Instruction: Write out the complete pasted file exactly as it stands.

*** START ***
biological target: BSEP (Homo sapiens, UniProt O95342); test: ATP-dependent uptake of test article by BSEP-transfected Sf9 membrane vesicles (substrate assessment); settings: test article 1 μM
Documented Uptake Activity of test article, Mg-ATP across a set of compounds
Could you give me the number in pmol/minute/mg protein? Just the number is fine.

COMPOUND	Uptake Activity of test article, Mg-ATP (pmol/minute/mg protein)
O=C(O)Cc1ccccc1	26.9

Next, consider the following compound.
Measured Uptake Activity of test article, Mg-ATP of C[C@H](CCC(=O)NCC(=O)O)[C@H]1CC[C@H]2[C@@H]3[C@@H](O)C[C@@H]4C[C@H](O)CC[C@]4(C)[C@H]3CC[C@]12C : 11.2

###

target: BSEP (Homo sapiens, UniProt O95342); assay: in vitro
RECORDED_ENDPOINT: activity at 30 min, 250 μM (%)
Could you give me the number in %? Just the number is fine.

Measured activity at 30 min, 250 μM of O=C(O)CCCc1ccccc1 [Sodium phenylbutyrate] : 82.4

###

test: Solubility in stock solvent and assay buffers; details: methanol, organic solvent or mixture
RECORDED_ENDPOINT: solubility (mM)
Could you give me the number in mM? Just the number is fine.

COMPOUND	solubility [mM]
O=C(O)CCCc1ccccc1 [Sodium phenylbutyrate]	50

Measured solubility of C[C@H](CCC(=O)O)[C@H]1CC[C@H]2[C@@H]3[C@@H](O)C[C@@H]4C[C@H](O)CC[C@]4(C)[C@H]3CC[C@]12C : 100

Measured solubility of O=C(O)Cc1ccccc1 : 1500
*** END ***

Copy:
biological target: BSEP (Homo sapiens, UniProt O95342); test: ATP-dependent uptake of test article by BSEP-transfected Sf9 membrane vesicles (substrate assessment); settings: test article 1 μM
Documented Uptake Activity of test article, Mg-ATP across a set of compounds
Could you give me the number in pmol/minute/mg protein? Just the number is fine.

COMPOUND	Uptake Activity of test article, Mg-ATP (pmol/minute/mg protein)
O=C(O)Cc1ccccc1	26.9

Next, consider the following compound.
Measured Uptake Activity of test article, Mg-ATP of C[C@H](CCC(=O)NCC(=O)O)[C@H]1CC[C@H]2[C@@H]3[C@@H](O)C[C@@H]4C[C@H](O)CC[C@]4(C)[C@H]3CC[C@]12C : 11.2

###

target: BSEP (Homo sapiens, UniProt O95342); assay: in vitro
RECORDED_ENDPOINT: activity at 30 min, 250 μM (%)
Could you give me the number in %? Just the number is fine.

Measured activity at 30 min, 250 μM of O=C(O)CCCc1ccccc1 [Sodium phenylbutyrate] : 82.4

###

test: Solubility in stock solvent and assay buffers; details: methanol, organic solvent or mixture
RECORDED_ENDPOINT: solubility (mM)
Could you give me the number in mM? Just the number is fine.

COMPOUND	solubility [mM]
O=C(O)CCCc1ccccc1 [Sodium phenylbutyrate]	50

Measured solubility of C[C@H](CCC(=O)O)[C@H]1CC[C@H]2[C@@H]3[C@@H](O)C[C@@H]4C[C@H](O)CC[C@]4(C)[C@H]3CC[C@]12C : 100

Measured solubility of O=C(O)Cc1ccccc1 : 1500